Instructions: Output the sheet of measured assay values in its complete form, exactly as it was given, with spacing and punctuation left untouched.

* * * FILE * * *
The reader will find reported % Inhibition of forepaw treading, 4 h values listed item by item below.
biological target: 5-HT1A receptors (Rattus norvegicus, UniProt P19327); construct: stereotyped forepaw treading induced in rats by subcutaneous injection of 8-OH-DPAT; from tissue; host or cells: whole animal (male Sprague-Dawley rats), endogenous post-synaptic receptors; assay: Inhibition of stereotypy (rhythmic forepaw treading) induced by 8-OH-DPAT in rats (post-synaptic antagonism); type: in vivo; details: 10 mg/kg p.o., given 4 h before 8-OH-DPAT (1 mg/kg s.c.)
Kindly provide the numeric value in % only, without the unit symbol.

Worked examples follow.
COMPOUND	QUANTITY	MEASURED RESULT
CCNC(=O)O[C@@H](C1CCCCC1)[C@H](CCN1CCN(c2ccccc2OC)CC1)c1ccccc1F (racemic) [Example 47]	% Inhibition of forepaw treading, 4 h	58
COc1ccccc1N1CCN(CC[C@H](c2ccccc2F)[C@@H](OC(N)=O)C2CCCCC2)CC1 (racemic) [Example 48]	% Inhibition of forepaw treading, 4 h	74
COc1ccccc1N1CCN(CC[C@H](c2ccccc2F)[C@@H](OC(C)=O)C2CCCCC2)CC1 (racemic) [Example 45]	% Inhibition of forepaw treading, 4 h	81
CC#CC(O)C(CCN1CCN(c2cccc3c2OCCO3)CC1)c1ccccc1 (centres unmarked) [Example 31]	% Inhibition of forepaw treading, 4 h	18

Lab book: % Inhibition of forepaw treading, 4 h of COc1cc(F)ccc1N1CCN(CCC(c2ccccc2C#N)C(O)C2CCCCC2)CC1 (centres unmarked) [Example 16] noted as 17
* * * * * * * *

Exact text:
The reader will find reported % Inhibition of forepaw treading, 4 h values listed item by item below.
biological target: 5-HT1A receptors (Rattus norvegicus, UniProt P19327); construct: stereotyped forepaw treading induced in rats by subcutaneous injection of 8-OH-DPAT; from tissue; host or cells: whole animal (male Sprague-Dawley rats), endogenous post-synaptic receptors; assay: Inhibition of stereotypy (rhythmic forepaw treading) induced by 8-OH-DPAT in rats (post-synaptic antagonism); type: in vivo; details: 10 mg/kg p.o., given 4 h before 8-OH-DPAT (1 mg/kg s.c.)
Kindly provide the numeric value in % only, without the unit symbol.

Worked examples follow.
COMPOUND	QUANTITY	MEASURED RESULT
CCNC(=O)O[C@@H](C1CCCCC1)[C@H](CCN1CCN(c2ccccc2OC)CC1)c1ccccc1F (racemic) [Example 47]	% Inhibition of forepaw treading, 4 h	58
COc1ccccc1N1CCN(CC[C@H](c2ccccc2F)[C@@H](OC(N)=O)C2CCCCC2)CC1 (racemic) [Example 48]	% Inhibition of forepaw treading, 4 h	74
COc1ccccc1N1CCN(CC[C@H](c2ccccc2F)[C@@H](OC(C)=O)C2CCCCC2)CC1 (racemic) [Example 45]	% Inhibition of forepaw treading, 4 h	81
CC#CC(O)C(CCN1CCN(c2cccc3c2OCCO3)CC1)c1ccccc1 (centres unmarked) [Example 31]	% Inhibition of forepaw treading, 4 h	18

Lab book: % Inhibition of forepaw treading, 4 h of COc1cc(F)ccc1N1CCN(CCC(c2ccccc2C#N)C(O)C2CCCCC2)CC1 (centres unmarked) [Example 16] noted as 17